It also eliminates the risk that they will be too fatigued to focus on the important questions at the end of the meeting. Some business leaders also provide outlines of the discussion topics. Even though this is not specifically necessary, it still might be helpful for navigating the flow of discussions and helping your team prepare with constructive questions and feedback.

Time: After you have listed your topics, list the allotment of time per each topic. Make sure you estimate a realistic amount of time for each discussion topic. Business leaders generally tend to underestimate the amount of time they need, which might result in an inability to cover all the important objectives of the meeting. How much time should you allocate per each topic? Well, the answer will largely depend on how many items you have on your agenda list, as well as how complex these topics are.

Try to give each topic enough time, but don’t over schedule time, too.Consider the complexity of the topic, as well as the amount of input you are likely to receive. If you feel the topic might require some questions, allocated additional 5-10 minutes. As a rule of thumb, keep each meeting agenda to no more than 5 topics, which gives you around 10 minutes per topic, plus additional 10-15 minutes for questions. Make sure you also allocate enough time for your special guests, if you have any.

If you do have special guests, it is best to contact them in advance to ask about how much time they would need for their discussed topic. Also, leave some extra time at the end of the meeting for questions and answers. This is an invaluable opportunity to receive feedback from your team, or let them suggest topics for future meetings. If there are no questions, you can simply end the meeting early.

When running your meeting, make sure you stick as close as possible to the meeting agenda plan, but also be flexible. More often than not, despite your careful calculations, one part might take longer than expected. Instead of following the business agenda to the letter, be flexible with the time you give to the next speaker.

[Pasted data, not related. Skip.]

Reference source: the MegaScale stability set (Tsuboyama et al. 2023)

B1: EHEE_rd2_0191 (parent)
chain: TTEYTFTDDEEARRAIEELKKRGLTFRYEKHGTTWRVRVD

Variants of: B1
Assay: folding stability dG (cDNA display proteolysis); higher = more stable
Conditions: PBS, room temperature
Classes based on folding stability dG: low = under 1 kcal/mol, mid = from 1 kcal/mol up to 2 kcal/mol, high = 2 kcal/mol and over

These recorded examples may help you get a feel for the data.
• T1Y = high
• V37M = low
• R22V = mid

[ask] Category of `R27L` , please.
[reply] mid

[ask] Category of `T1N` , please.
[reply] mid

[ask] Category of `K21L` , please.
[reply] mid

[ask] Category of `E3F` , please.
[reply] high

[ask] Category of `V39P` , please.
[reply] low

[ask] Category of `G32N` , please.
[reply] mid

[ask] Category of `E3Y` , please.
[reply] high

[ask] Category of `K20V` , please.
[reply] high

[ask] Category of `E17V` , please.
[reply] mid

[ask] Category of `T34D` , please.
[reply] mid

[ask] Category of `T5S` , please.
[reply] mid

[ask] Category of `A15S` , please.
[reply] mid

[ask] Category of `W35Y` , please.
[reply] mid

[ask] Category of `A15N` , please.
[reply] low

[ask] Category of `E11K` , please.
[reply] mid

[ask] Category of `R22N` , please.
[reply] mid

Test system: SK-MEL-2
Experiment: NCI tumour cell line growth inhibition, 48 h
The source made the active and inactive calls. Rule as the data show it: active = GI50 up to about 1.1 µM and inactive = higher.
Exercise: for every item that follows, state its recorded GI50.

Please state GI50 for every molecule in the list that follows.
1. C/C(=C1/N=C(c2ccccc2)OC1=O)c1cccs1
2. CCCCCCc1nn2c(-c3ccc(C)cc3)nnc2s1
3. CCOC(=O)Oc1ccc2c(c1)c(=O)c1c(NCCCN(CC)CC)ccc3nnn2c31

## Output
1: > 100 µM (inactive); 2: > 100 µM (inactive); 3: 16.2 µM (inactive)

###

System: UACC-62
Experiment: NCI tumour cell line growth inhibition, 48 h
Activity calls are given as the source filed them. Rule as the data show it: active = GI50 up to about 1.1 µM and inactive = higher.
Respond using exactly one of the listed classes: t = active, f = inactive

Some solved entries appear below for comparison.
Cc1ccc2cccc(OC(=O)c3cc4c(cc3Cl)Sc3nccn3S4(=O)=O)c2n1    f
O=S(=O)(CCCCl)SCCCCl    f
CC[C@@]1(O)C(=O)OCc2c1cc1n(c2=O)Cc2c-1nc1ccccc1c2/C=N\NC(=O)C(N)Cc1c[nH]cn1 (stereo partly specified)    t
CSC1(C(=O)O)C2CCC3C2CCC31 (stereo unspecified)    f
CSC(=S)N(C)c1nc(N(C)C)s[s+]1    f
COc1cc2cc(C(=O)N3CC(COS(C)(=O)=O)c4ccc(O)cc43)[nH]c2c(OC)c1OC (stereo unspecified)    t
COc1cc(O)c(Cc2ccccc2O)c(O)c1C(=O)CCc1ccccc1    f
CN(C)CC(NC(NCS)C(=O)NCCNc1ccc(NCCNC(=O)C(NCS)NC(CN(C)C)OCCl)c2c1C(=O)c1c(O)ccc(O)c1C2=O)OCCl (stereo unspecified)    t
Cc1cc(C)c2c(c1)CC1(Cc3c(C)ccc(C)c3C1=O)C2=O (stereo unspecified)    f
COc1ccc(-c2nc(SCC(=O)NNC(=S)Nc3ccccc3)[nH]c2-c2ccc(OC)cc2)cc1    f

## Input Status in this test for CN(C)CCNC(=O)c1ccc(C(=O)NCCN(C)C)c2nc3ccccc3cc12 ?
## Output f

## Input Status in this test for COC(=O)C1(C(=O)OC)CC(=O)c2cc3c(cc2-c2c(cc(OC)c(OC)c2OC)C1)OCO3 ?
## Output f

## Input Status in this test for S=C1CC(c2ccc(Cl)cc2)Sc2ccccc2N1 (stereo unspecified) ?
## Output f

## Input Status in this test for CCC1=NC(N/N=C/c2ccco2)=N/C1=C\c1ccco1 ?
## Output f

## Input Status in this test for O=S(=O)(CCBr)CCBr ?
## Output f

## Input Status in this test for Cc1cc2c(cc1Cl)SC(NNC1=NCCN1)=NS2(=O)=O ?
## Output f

Distribute: Now that we have outlined the important steps of creating the meeting agenda, make sure you double check your meeting agenda for errors. After you have double checked, you can now distribute the agenda to your employees at least a day before the meeting and ideally, several days prior to it.

This provides the attendees with enough time to focus on the objectives, think of their own questions and concerns, and prepare meaningful and constructive comments about the discussion or the direction of the meeting. This also enables you to prompt your employees to read important documents beforehand, instead of wasting time, skimming through them in the meeting

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A meeting agenda is an important document that can boost your team’s productivity and ensure that your business meetings remain efficient. Creating a business meeting agenda allows you to stay on track and ensures that all important issues or concerns will be covered during the meeting.

When creating your business meeting agenda, you generally have two course of actions:you can either create one from scratch using our instructions above, or use a meeting agenda template, available below, just fill it in with your specific information. It doesn’t matter which option you choose, provided that you consult your team before that, consider all key objectives and important topics, and also distribute the business meeting agenda in advance.

Free Meeting Agenda TemplateDownload